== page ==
Reasonable suspicion is a threshold that allows police officers to conduct a traffic stop if they reasonably believe that a person is committing, has committed or is about to commit a crime. This differs from probable cause, which is the higher standard for an arrest.
For suspected drunk driving, reasonable suspicion might arise from various observations. Erratic driving behaviors such as swerving, accelerating or decelerating rapidly, ignoring traffic signs or driving at night without headlights can all contribute to reasonable suspicion. Breaking traffic laws or a vehicle not meeting applicable codes, such as burned out headlights, can also lead to a traffic stop.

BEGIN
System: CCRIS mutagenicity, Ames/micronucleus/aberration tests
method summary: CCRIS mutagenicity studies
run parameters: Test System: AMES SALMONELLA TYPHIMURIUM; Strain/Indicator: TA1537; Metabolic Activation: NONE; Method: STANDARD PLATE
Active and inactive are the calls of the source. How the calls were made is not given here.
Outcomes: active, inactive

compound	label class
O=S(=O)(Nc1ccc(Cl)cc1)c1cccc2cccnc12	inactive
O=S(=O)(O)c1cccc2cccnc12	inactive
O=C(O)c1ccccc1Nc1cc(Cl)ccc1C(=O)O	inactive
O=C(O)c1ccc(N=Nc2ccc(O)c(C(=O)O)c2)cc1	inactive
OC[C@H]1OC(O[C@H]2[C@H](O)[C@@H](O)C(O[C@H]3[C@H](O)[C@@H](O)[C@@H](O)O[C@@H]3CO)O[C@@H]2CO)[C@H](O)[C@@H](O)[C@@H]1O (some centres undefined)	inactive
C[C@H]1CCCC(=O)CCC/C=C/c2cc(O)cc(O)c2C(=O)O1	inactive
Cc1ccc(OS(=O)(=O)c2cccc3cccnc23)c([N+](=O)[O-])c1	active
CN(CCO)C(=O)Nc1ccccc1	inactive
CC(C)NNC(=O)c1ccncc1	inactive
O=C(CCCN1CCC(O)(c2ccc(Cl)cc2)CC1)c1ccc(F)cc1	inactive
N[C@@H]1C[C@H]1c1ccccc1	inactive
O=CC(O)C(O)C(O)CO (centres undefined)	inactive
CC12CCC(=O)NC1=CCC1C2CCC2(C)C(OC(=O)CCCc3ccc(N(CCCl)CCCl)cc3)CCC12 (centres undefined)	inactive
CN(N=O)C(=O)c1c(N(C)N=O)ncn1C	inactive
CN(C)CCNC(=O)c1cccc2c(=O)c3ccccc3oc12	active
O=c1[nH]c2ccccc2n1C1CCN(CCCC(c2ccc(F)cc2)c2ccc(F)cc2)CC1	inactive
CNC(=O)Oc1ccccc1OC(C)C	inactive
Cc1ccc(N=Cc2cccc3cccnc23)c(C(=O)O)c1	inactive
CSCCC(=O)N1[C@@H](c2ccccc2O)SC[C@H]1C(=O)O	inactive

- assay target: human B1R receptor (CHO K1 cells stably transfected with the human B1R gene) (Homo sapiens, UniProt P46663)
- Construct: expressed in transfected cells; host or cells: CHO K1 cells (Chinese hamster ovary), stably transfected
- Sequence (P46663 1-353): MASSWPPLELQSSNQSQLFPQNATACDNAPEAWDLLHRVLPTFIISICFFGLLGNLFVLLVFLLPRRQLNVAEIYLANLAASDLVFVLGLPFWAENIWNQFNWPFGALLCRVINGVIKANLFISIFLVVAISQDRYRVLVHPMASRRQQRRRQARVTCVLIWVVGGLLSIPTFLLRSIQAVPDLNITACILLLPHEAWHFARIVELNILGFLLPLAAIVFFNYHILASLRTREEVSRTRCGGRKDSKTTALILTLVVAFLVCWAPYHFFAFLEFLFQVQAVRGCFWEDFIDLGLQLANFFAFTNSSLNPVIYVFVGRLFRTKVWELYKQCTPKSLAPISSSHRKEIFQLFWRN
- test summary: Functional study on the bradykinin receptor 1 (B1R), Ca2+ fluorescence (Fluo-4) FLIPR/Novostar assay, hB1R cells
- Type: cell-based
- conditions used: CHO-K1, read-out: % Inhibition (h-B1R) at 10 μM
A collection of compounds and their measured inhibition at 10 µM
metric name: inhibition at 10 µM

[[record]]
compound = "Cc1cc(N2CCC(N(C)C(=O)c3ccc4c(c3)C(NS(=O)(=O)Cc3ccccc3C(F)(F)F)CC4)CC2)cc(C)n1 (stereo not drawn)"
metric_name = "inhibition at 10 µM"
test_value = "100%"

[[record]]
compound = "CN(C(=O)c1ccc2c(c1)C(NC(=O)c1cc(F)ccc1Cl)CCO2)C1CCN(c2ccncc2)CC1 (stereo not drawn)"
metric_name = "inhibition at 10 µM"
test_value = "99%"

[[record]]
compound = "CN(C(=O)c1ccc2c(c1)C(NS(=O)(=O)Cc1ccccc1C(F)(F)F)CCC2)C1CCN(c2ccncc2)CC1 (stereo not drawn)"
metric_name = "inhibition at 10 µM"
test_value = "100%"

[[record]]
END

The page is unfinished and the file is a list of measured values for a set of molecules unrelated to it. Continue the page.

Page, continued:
Determining probable cause after the stop
During a traffic stop for suspected drunk driving, the officer’s observations of the driver are vital in establishing probable cause. Indicators of intoxication, such as the smell of alcohol, slurred speech, lack of coordination or bloodshot eyes, can all support the suspicion of drunk driving.
Once the stop is made, the officer may engage in a conversation with the driver, observe their behavior and potentially conduct field sobriety tests. These tests are designed to assess the driver’s physical and cognitive abilities, which can be impaired by alcohol consumption. Additionally, the officer might request a breathalyzer test to measure the driver’s blood alcohol content.
If the officer can collect evidence that meets the standard of probable cause, they may arrest the driver for drunk driving. The driver would then need to work with someone familiar with these matters so they can develop a defense strategy. In some cases, lack of reasonable suspicion or probable cause may play an integral role in that strategy.